B.C. Forest Minister Dave Zirnhelt, beleaguered by the provinces moribund economy, indicated his government will not stand in the way of the Weyerhaeuser purchase. “You may say its unfortunate that a B.C. company is being sold,” he told Macleans, “but that’s the way the world is now.” Drushka believes British Columbians are actually relieved MacMillan Bloedel is in the hands of a Washington state owner, rather than one from Ontario or Quebec. “Better to have somebody just down the road than 3,000 miles across the country,” he says. Observers suggest there will be more consolidation in the B.C. forest industry and they argue the provincial government’s inability to manage the economy, plus the low Canadian dollar, practically pushed MacMillan Bloedel into U.S. hands. News last week that B.C. billionaire Jimmy Pattison bought more than five million shares of Slocan Forest Products Ltd. of Richmond, B.C., also caught everyone’s attention. Analysts began to wonder which forest company is next on the takeover hit list.

One of the most startling things about Weyerhaeuser’s acquisition is that no one even guessed MacMillan Bloedel was on the block. President Tom Stephens, an Arkansas native who took the helm in September, 1997, said he had “kick-ass” intentions to turn the faltering company around and, after radical restructuring, the money began to flow in: by the end of 1998 profits were $42 million, a staggering recovery from the loss of $368 million the year before. With profits in hand, Stephens said he was looking for acquisitions. So when he received a call from Weyerhaeuser chief executive officer Steven Rogel on April 22 to buy the company, he was caught off guard. “Uh-oh,” he says he thought, “this guy is serious.”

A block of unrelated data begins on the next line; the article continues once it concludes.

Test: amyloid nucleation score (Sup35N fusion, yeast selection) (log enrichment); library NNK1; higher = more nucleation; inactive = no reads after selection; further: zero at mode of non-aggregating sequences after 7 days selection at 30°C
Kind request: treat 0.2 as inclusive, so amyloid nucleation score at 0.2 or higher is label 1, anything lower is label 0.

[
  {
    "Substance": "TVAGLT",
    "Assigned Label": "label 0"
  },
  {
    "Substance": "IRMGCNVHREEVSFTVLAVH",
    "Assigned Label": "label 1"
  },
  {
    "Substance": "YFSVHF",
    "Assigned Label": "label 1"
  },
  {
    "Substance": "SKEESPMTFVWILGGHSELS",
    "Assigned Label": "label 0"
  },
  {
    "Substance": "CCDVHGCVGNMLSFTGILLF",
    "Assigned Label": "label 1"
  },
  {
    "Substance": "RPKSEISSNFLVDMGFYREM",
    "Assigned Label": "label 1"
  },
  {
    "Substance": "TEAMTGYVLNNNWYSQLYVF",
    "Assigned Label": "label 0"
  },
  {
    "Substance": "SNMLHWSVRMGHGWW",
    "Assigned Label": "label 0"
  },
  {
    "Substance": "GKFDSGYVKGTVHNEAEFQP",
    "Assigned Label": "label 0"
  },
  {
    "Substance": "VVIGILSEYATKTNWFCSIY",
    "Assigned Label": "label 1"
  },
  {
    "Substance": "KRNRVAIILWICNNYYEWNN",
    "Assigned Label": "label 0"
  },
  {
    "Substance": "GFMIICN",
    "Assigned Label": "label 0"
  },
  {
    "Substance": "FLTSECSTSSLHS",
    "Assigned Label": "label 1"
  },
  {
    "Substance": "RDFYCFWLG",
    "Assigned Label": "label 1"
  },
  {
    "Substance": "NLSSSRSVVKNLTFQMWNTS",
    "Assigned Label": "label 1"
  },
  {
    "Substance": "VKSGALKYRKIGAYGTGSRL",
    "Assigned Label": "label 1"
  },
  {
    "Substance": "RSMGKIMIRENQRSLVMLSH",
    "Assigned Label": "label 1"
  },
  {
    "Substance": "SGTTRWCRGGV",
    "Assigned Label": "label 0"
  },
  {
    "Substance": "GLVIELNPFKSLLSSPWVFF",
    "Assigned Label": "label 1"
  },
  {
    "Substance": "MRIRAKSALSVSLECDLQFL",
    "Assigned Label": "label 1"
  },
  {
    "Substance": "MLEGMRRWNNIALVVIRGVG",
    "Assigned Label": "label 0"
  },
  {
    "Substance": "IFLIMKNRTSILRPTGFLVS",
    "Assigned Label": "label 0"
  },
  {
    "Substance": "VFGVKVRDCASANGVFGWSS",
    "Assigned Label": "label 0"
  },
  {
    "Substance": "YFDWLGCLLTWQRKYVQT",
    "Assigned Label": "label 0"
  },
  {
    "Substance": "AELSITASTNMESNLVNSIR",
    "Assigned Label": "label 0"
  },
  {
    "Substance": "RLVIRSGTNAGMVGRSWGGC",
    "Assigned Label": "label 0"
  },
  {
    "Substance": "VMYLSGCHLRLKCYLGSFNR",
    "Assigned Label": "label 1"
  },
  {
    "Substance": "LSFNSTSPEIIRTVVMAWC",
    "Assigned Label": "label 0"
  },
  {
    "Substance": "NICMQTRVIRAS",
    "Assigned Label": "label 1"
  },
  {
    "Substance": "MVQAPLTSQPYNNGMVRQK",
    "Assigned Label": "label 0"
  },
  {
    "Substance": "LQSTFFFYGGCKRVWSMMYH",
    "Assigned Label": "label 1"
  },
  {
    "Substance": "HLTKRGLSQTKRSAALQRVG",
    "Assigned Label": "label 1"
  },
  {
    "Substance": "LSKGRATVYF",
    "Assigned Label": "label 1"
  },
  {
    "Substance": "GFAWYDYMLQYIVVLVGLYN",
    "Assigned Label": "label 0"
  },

Stephens and the MacMillan Bloedel board turned Rogel away a number of times, but then the offer became too sweet: shareholders will get 0.28 of Weyerhaeuser stock for each share of MacMillan Bloedel. That translates to $28.60 per share, well above the $21.05 MacMillan Bloedel was trading at on the Toronto Stock Exchange the Friday before the deal was announced.

Before the deal was finalized over the June 19 weekend, lawyers and investment bankers from RBC Dominion Securities Inc. rented rooms at a Richmond hotel under the guise of “the Robertsons,” reportedly in town for a family reunion. “It was the only way the team could work without drawing attention,” Stephens told Macleans. The Robertson ruse kept the lid on the deal-making. By Sunday, once the is were dotted, the MacMillan Bloedel team hit the telephones, letting about 80 employees know about the sale. Stephens met Zirnhelt and Premier Glen Clark that night and told them that “to oppose this would be political suicide.”